Few published studies exist dedicated to the incubation of BU. The Uganda Buruli Group estimated that the normal IP was 4–13 weeks [17]. The shortest IP described is 2–3 weeks, in a newborn from Papua New Guinea [18]. Recently within Australia, five patients living outside endemic areas with travel to known endemic regions had reported incubation periods ranging from 2 to 5 months [19]. In Victoria where BU is legally notifiable, diagnosis by Polymerase Chain Reaction (PCR) is centralized and rapid and endemic areas are systematically mapped by members of the WHO Collaborating Centre (WHOCC) in Melbourne. Hence there is a unique opportunity to systematically estimate IP.


BU has been a legally notifiable infection by treating physicians and laboratories in Victoria since January 2004 and data has been collected systematically and recorded for several years before this. For this investigation we reviewed notifications in the 10-year period 2002 and 2012. The case definition for BU was the presence of a lesion clinically suggestive of M. ulcerans infection together with at least one of;

  • Positive polymerase chain reaction (PCR) for IS2404 [20],[21],[22]
  • Culture and specific identification of M. ulcerans by a Mycobacterium Reference Laboratory.

An endemic region was defined as the constant presence of the organism (e.g. M. ulcerans) within a given geographic area or population group [23]. Following literature review and consultation with the Health Department records and those of the WHOCC, endemic regions within Australia were defined and mapped (Table 1, Figure 1 & 2). Significant exposure was defined as greater than one continuous hour in an endemic area and the maximum possible IP considered was two years prior to diagnosis.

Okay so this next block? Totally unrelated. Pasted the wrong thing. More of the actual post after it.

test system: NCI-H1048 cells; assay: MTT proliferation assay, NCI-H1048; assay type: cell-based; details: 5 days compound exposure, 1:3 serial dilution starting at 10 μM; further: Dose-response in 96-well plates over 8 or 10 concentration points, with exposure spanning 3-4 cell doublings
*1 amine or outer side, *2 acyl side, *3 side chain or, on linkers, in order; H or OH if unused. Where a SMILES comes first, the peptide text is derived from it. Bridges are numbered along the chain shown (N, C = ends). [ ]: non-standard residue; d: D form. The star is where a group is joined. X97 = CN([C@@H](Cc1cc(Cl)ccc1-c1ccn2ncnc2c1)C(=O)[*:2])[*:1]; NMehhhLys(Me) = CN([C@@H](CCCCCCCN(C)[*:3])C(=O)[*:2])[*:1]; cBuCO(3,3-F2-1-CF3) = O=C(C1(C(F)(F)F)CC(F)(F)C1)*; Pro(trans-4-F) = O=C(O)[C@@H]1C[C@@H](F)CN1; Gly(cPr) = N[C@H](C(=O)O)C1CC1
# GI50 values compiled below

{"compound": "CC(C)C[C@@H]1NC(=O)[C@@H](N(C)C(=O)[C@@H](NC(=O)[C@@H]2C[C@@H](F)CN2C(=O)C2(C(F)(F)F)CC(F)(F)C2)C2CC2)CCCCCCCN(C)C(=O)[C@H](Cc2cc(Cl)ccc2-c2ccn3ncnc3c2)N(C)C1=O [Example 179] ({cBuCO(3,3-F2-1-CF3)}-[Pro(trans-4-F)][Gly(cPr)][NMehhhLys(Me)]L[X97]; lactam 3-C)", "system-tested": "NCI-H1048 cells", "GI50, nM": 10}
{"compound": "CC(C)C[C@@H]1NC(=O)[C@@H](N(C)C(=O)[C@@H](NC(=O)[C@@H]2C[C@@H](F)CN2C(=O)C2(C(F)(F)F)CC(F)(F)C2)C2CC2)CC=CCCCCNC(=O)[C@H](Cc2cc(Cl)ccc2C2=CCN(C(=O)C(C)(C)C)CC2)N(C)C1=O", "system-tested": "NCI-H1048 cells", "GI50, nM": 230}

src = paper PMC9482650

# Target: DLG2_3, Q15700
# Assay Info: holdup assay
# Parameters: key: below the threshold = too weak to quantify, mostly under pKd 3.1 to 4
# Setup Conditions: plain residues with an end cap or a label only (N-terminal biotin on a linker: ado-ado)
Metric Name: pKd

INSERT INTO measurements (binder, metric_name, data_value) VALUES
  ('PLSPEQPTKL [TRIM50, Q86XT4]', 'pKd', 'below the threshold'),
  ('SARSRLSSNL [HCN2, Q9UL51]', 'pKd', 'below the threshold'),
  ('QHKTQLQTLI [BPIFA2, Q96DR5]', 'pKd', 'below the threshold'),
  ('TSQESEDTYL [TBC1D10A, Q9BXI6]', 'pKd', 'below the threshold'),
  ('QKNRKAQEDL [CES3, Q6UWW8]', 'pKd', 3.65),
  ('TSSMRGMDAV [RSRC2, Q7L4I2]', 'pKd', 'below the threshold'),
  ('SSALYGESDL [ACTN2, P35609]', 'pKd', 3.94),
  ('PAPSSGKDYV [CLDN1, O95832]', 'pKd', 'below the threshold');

Figure 1. Geographic representation of Bellarine Peninsula, considered endemic for BU as of 2012.

Bellarine Peninsula – east of line from Geelong to Torquay. Mornington and Westernport – southwest of line from Hampton to Tooradin (including Phillip Island).

Figure 2. Geographic representation of East Gippsland, considered endemic for BU as of 2012.

East Gippsland: East of Sale and south of the great divide.

Table 1. Regions within Eastern Australia defined as endemic for M.ulcerans.

Telephone interview with a structured questionnaire was undertaken with cases or next-of-kin in conjunction with review of medical records and Victorian Department of Health notification record. Data were collected for all geographical exposures to designated BU endemic areas and a map was provided to interviewees to assist them. The duration of exposure was obtained for a single visit and date of onset of symptoms recorded. If a patient was unable to recall a single date of disease exposure, a period of exposure was obtained (maximum one month) and a minimum and maximum IP value for that patient calculated (IP range). If a patient had multiple exposures to known endemic regions within Australia (Northern Territory, Queensland, Western Australia) or overseas and only one occurring within Southern Australia (Victoria and NSW), where possible, variable-number tandem repeat (VNTR) typing was performed on the isolate to identify the region of origin [19],[24]